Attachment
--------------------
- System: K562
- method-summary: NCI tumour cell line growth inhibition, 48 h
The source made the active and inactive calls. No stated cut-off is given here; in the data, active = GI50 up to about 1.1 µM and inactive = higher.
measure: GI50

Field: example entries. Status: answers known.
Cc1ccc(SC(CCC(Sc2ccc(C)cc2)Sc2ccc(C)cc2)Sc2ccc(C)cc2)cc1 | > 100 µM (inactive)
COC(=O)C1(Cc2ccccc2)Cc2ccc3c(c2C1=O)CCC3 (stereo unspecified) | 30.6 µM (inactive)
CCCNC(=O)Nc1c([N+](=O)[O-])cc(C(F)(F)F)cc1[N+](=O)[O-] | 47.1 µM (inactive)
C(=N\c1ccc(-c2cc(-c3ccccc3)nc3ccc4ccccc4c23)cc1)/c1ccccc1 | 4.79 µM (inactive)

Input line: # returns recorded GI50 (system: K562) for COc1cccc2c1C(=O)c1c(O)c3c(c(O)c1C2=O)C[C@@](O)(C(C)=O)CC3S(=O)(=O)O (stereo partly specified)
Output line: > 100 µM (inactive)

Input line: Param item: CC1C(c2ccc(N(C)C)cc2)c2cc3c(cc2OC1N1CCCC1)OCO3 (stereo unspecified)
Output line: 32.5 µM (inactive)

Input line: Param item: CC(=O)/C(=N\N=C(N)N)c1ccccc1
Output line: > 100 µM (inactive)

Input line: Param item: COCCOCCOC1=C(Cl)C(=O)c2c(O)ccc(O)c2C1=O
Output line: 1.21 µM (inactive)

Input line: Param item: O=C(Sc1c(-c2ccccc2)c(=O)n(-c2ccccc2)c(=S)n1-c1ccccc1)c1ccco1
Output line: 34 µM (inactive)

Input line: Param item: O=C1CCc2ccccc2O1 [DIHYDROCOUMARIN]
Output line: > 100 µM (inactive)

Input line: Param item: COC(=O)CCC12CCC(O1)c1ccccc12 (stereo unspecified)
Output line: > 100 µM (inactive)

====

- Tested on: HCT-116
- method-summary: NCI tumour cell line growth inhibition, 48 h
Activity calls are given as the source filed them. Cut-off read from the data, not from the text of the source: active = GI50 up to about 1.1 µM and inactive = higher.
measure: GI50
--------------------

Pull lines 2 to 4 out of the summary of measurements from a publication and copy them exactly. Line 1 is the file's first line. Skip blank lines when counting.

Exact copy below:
- method-summary: NCI tumour cell line growth inhibition, 48 h
The source made the active and inactive calls. No stated cut-off is given here; in the data, active = GI50 up to about 1.1 µM and inactive = higher.
measure: GI50